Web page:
Do we really need to see necks broken and skulls opened at a professional surf contest?
Are weekend warriors now supposed to throw scores at competitors? Who decides the best surfer each season? Is it the public who has never paddled out at four-foot Pipe?
Are all CT surfers supposed to be equally good in all conditions? Since when is that in the rule book?
Since when is a world champion supposed to always do good at Pipe and Teahupoo?
The Fear of Having Fear
The list of professional surfers, including world champions, who had to improve their barreling skills, backhand game, or aerial antics is endless.
All professional surfers feel fear.
Fear keeps us alive. It's a body mechanism that keeps us alert and out of danger. It's self-preservation, and each one of us has its own.
People who don't feel fear are not brave.
Can you manage and work on your fear to handle it better or push yourself a bit more? For sure.
I have an irrational fear of spiders, needles, dogs, and heights. I am working on them, but it's a very slow and, who knows, endless process.
And, as a pro surfer, how can you ever become a world champion if you're the bravest, fearless tube rider but can't carve or unleash your air game?
We've seen Kelly Slater pulling out of competitions without questioning his reasons, but now we're 100 percent sure (because we live with Toledo's family) that Filipe pulled out of Pipe not because of food poisoning but because he's afraid of big waves.
We've seen surfers intimidated by crowds at the Rio de Janeiro CT stage.
Speaking of fear, here's something Slater shared with Forbes.
"I'm afraid of drowning and of getting a really bad injury on a shallow-water reef riding a big wave, both realistic dangers. Then, it just depends on how you deal with those fears. Sometimes, adrenaline and focus can help you overcome them. So it's assessing your fear, calculating it, judging it as best you can, and accepting the outcome."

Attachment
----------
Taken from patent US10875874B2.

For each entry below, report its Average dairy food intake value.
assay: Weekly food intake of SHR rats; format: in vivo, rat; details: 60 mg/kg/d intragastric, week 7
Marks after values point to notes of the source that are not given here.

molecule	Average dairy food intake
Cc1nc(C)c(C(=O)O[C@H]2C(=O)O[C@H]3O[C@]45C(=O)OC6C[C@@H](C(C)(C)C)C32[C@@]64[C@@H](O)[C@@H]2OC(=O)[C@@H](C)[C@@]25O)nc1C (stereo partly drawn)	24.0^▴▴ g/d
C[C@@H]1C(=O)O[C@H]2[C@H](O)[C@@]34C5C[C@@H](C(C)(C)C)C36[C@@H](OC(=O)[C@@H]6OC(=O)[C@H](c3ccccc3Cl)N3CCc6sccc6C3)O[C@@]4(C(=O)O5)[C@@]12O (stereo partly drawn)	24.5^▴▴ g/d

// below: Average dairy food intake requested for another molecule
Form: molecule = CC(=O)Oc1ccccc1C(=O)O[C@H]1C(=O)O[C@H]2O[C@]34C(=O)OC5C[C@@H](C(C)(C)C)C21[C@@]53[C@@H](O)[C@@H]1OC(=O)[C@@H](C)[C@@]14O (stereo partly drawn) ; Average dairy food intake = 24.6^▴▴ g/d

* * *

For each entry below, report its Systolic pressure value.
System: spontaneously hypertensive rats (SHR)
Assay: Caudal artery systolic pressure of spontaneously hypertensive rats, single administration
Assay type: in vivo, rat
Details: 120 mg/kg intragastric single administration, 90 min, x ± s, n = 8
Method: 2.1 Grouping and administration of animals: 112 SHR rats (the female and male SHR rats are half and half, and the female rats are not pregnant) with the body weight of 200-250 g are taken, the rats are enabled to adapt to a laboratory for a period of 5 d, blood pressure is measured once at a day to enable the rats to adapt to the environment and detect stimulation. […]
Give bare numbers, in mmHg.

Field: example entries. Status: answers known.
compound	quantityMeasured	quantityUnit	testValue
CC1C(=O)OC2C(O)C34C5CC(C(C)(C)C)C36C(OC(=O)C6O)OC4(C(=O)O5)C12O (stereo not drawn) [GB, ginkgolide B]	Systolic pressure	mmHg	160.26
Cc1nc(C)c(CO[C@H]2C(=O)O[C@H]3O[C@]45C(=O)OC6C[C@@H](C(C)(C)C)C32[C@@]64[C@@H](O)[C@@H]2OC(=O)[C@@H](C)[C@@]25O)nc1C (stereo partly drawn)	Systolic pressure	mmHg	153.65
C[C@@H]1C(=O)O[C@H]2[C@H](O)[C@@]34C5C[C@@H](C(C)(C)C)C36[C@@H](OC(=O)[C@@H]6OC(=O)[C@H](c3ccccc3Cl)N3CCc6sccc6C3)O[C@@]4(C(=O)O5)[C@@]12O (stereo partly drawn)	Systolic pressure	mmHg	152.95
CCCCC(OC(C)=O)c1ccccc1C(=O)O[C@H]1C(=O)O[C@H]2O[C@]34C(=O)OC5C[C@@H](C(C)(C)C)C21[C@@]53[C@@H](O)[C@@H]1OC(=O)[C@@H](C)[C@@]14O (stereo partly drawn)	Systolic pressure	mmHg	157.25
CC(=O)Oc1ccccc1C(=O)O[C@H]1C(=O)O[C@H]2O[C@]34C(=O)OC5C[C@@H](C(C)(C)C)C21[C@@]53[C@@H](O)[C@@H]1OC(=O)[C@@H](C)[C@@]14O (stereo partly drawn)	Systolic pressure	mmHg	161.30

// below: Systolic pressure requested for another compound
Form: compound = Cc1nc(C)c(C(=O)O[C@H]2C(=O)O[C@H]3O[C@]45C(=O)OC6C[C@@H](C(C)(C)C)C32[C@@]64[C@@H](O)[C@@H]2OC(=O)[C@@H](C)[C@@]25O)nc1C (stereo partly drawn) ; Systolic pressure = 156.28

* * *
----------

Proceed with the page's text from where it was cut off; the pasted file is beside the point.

The 11-time world surfing champion feels fear. Oh, the drama.
On January 2023, Slater also pulled out of the Eddie Aikau Invitational.
"Your ego gets in the way, obviously. But if you're not feeling it, you're not feeling it," the champion said.
"That's happened to me a few times on different swells over the years."
"There's been days where I just didn't feel comfortable with myself or my sleep patterns, or I hadn't big waves in a while, and so there are some swells I just don't surf, and today's one of those days."
Filipe Toledo: From Teahupoo with Love
But with Filipe, our moral compass changes.
We, the judges. We, the people with opinions that really matter.
And if this melting pot of surf culture wasn't already toxic, the silence of Toledo's CT peers says it all. Solidarity - (almost) none.
Fortunately, one relevant voice was heard.
Tathiti charger Matahi Drollet dropped a picture of Filipe Toledo inside a huge Teahupoo wave with the following words: "99 percent of the people commenting here wouldn't even catch this wave."
It sometimes feels like we don't deserve to have a competitive circuit and that, maybe, WSL is the least problem pro surfing has.
No one has to prove anything to anyone.
At the end of the journey, if we're lucky enough to look at ourselves in the mirror and reflect, it'll be all about what type of person we were and how good or bad we were to our peers.
However, something tells me the Brazilian will have a word at the Olympic reef break.
A word for the 21st-century keyboard surfers-opinion-makers and a medal for his children and family.
Words by Luís MP | Founder of SurferToday.com